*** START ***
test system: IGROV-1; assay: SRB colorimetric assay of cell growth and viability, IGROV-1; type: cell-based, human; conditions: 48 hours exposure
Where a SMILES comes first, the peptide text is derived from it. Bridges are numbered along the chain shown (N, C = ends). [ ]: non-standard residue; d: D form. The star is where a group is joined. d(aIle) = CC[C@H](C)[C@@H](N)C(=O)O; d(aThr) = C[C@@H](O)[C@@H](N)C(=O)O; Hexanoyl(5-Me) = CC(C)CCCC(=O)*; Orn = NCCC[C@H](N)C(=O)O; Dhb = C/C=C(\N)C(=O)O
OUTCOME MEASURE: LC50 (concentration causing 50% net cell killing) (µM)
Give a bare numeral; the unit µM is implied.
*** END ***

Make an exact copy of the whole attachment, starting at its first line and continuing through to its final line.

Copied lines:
test system: IGROV-1; assay: SRB colorimetric assay of cell growth and viability, IGROV-1; type: cell-based, human; conditions: 48 hours exposure
Where a SMILES comes first, the peptide text is derived from it. Bridges are numbered along the chain shown (N, C = ends). [ ]: non-standard residue; d: D form. The star is where a group is joined. d(aIle) = CC[C@H](C)[C@@H](N)C(=O)O; d(aThr) = C[C@@H](O)[C@@H](N)C(=O)O; Hexanoyl(5-Me) = CC(C)CCCC(=O)*; Orn = NCCC[C@H](N)C(=O)O; Dhb = C/C=C(\N)C(=O)O
OUTCOME MEASURE: LC50 (concentration causing 50% net cell killing) (µM)
Give a bare numeral; the unit µM is implied.